Mississippi State University’s Student Members of the American Chemical Society (SMACS) will be hosting events the week of Oct. 19 to Oct. 27 in celebration of National Chemistry Week. The week will begin with a tailgate held in the Junction.

The tailgate will feature live chemistry demonstrations along with interactive activities for children and adults. There will also be free food, buttons and stickers as well as a photo booth.

Senior chemistry major and SMACS president Zoe Fokakis said she hopes those attending the football game against LSU will stop by the tailgate.

“The tailgate is about promoting National Chemistry Week to the community,” Fokakis said. “It helps us promote to as many people as possible.”

This year, SMACS has planned a chemistry-themed escape room for Oct. 26 and Oct. 27. The event will be held in Hand Chemical Lab. Faculty advisor Eric Dornshuld said planning for the escape room began in the spring.

“SMACS officers went to Tupelo and did an escape room to get a feel for how they work,” Dornshuld said. “We’ve been planning it ever since.”

Dornshuld and co-advisor Whitnee Nettles stressed that no prior chemistry knowledge is necessary to complete the escape room.

“You don’t have to know any chemistry knowledge,” Dornshuld said. “It’s just chemistry themed.” 

Nettles hopes the escape room will draw in students and community members alike.

“Football will be away that weekend, so we want to give people something to do,” Nettles said. “People can come in and have a good time with their friends, maybe take a break from studying.”

Tickets for the escape room are $15 per person or $100 for a full room of up to eight people. Tickets can be purchased through the chemistry department’s website.

Other events throughout the week include a bake sale, demonstrations on the Drill Field, a periodic table of darts and a cookout featuring a dunk tank. Fokakis said she hopes students enjoy the opportunity to dunk their chemistry teachers.

“A lot of our general chemistry teachers tough it out and get in the dunk tank for us,” Fokakis said. “It’s super fun.”

In addition to on-campus events, SMACS runs a themed photo contest for local third, fourth and fifth graders as part of National Chemistry Week. Classes will capture a photo based on this year’s theme, “Marvelous Metals.” SMACS then selects the best three entries and makes financial contributions to the winning classrooms. Nettles hopes this outreach will get children from the community excited about STEM fields.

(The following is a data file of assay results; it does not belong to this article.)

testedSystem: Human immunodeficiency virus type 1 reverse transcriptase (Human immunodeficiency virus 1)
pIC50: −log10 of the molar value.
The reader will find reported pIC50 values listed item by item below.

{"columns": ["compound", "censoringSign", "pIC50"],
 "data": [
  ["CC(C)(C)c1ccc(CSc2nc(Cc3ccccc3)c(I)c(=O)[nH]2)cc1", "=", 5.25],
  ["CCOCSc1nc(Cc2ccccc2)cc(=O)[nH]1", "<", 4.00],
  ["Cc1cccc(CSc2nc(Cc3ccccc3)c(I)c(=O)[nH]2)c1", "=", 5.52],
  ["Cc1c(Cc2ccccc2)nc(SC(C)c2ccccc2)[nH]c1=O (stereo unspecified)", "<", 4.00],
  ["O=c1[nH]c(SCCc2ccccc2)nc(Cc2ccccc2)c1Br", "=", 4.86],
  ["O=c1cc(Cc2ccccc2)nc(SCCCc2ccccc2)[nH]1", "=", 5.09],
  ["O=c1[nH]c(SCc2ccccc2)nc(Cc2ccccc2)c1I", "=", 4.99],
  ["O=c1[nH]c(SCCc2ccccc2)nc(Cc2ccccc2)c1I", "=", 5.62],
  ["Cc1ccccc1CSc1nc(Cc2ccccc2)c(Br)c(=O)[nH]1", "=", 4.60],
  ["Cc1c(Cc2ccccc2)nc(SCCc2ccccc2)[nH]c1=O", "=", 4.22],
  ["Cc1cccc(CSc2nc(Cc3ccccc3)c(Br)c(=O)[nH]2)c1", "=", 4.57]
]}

“We want to show the children that chemistry is a lot of fun,” Nettles said. “You don’t have to be an expert to learn something new in this field and get excited about it.”

According to Dornshuld, National Chemistry Week events are designed for all ages.

“We’re catering to a very broad audience,” Dornshuld said.

This is SMACS’ third year of hosting weeklong National Chemistry Week events. Last year, the club won an American Chemical Society ChemLuminary award for “Best National Chemistry Week Event Hosted by a Student Group.”

Fokakis noted both SMACS and National Chemistry Week have grown in recent years.

“This is our third year of doing an event every single day,” Fokakis said. “SMACS now has nine officers and three faculty co-advisors, and we’ve been organizing details since August.”

Fokakis said she hopes students will gain an appreciation for chemistry through attending National Chemistry Week events. 

“People change their majors to avoid taking chemistry classes,” Fokakis said. “We want to make people not feel so afraid.”

Nettles expressed similar sentiments. 

“STEM’s still alive and it can be fun and exciting,” she said.

National Chemistry Week is centered each year around Oct. 23, named Mole Day in honor of Avogadro’s number. It is sponsored by the American Chemical Society. Further information can be found on the American Chemical Society’s website.            

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